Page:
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PROBLEMS IN CATALOGING JAPANESE MATERIALS USING AACR2*

Reiko Yoshimura Freer Gallery of Art/Arthur M. Sackler Gallery Library

How most appropriately to catalog and classify non-western publications in North


American libraries has been at issue for many years. However, because of the ex­
pansion of publishing in the non-western world and the demand for materials to
support international studies, the number of non-western publications acquired by
North American academic libraries has been growing rapidly in recent years. As a
result, questions about the level of detail and the precision of that detail in cata­
loging and classifying such materials has become more pressing. To be sure, cata­
loging of non-western publications has been greatly benefitted by the emergence of
the online shared cataloging systems which can handle some non-western vernacular
scripts and thus provide better and more precise means of bibliographic access.
However, a number of questions persist in how best to perform descriptive
cataloging of non-western materials using rules that are based on experience in cat­
aloging western publications. This situation is complicated by the fact that descrip­
tive cataloging problems vary with the diversity of publishing practices in each coun­
try. Therefore, in order to make progress towards solving some of the problems,
while applying more broadly applicable cataloging rules, it is clear that careful
1
studies of the characteristics of publications in non-western countries is necessary.
What follows is a review of problems in descriptive cataloging of Japanese publica­
tions.

The purpose of this paper, then, is to discuss, by analyzing several examples from
Japanese monographs, some of the problems which a cataloger faces. Specifically,
in North American cataloging practice using the Anglo-American Cataloguing Rules,
second edition (AACR2), the title page is designated as the most important source
of information. In the case of Japanese publications, however, the title page often
lacks sufficient information for full descriptive cataloging. Frequently, some neces­
sary information is located in the colophon area because the colophon is the ac­
2
cepted chief source of information among Japanese publishers.

The use of the colophon in Japanese publications started in the seventeenth century.
Its first use was to indicate where the book could be purchased, since most of early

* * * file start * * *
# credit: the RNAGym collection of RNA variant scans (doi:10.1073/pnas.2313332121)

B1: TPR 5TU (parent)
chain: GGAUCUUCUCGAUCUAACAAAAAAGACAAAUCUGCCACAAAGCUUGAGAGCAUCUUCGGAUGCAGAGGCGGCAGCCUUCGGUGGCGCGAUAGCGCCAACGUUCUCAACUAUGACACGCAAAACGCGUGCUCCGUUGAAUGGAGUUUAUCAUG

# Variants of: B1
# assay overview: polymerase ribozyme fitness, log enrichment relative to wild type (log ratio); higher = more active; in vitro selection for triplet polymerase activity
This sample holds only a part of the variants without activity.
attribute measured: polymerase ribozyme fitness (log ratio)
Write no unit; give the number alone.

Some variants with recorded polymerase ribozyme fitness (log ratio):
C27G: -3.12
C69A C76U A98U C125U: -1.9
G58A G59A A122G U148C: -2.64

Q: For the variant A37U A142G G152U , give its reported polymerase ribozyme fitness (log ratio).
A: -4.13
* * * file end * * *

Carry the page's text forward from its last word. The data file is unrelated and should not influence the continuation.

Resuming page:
commercial book publishers were also the distributors of their own books. Later, as
specialized book distributors emerged, colophons became an important source to

'This paper was prepared when the author was a Japanese cataloger at the Ohio
State University Libraries, 1986-1989.
Mohammed M. Aman, "Introduction," in Cataloging and Classification of Non-
Western Material: Concerns, Issues and Practices, ed. by Mohammed M. Aman
(Phoenix, AZ: Oryx Press, 1980), p. 1.
2
Hideo Kaneko, "Cataloging and Classifying Japanese Language Library
Materials," in Cataloging and Classification of Non-Western Material, p. 132.

15
3
identify copyright holders. Colophons were first required by a law of 1722. The
government's intention was to control the contents of the publication by clearly
identifying those responsible, not to protect copyright holders. The legal require­
4
ment to include a colophon was discontinued in 1949. However, the custom has
5
continued to the present. This differs from western book publishing where histori­
6
cally the function of the colophon was gradually replaced by the title page.
Indeed, the title page in Japanese publications has never taken on a role as impor­
tant as that of the colophon. In earlier publications, multivolume books often re­
ceived a title page only in the first volume. Matthi Forrer discusses the role of title
page in Japanese book publishing history:
"Thet [sic] the title-page never came to be regarded as an essen­
tial-though preliminary-part of any book can be induced from the
fact that, even in the nineteenth century, it is absent in quite a number
of books . . . This lack of anything like tradition in the title page may
explain the difficulties in cataloguing even the most recent Japanese
7
publications with the information given on the title-page only."

Japanese library specialists are aware of the importance of the colophon as a source
of information in Japanese publications for full descriptive cataloging. Shojiro
Maruyama discusses this point:
"The main bibliographic information about Japanese books is not
concentrated on the title page as in western books; sometimes the
8
greater part of information will be found in the colophon."
In Nihon Mokuroku Kisoku [Japanese cataloging rules], the colophon is listed along­
side the title page as a chief source of information for title proper and statement of
9
respojisibility for monograph descriptive cataloging. Similarly, Michio Kihara's
Shiryo Soshikiho [Organization of information] contains separate chapters for de­
scriptive cataloging of Japanese vernacular and western-language monographs. The
f
^Shuppan Jiten % )]&~#Jj$-, henshu Shuppan Jiten Henshu Iinkai (Tokyo:
Shuppan Nyususha, 1971), p. 50.